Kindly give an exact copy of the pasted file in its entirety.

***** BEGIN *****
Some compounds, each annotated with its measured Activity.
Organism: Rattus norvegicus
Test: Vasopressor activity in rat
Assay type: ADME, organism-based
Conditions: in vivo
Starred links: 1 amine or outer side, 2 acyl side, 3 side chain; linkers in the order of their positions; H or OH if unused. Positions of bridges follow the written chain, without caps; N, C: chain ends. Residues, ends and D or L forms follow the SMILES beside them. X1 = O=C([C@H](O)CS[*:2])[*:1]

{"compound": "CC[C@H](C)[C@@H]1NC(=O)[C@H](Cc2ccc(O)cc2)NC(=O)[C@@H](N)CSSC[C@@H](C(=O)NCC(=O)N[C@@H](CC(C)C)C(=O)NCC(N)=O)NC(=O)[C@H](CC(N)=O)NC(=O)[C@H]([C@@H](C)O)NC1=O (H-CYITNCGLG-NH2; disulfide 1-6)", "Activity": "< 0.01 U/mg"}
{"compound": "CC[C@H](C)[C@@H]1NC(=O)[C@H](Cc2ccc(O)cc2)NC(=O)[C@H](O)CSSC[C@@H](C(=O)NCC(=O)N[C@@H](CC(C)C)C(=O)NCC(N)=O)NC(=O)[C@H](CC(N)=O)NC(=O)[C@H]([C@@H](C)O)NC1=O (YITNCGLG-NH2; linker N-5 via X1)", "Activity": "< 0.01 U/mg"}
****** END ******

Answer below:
Some compounds, each annotated with its measured Activity.
Organism: Rattus norvegicus
Test: Vasopressor activity in rat
Assay type: ADME, organism-based
Conditions: in vivo
Starred links: 1 amine or outer side, 2 acyl side, 3 side chain; linkers in the order of their positions; H or OH if unused. Positions of bridges follow the written chain, without caps; N, C: chain ends. Residues, ends and D or L forms follow the SMILES beside them. X1 = O=C([C@H](O)CS[*:2])[*:1]

{"compound": "CC[C@H](C)[C@@H]1NC(=O)[C@H](Cc2ccc(O)cc2)NC(=O)[C@@H](N)CSSC[C@@H](C(=O)NCC(=O)N[C@@H](CC(C)C)C(=O)NCC(N)=O)NC(=O)[C@H](CC(N)=O)NC(=O)[C@H]([C@@H](C)O)NC1=O (H-CYITNCGLG-NH2; disulfide 1-6)", "Activity": "< 0.01 U/mg"}
{"compound": "CC[C@H](C)[C@@H]1NC(=O)[C@H](Cc2ccc(O)cc2)NC(=O)[C@H](O)CSSC[C@@H](C(=O)NCC(=O)N[C@@H](CC(C)C)C(=O)NCC(N)=O)NC(=O)[C@H](CC(N)=O)NC(=O)[C@H]([C@@H](C)O)NC1=O (YITNCGLG-NH2; linker N-5 via X1)", "Activity": "< 0.01 U/mg"}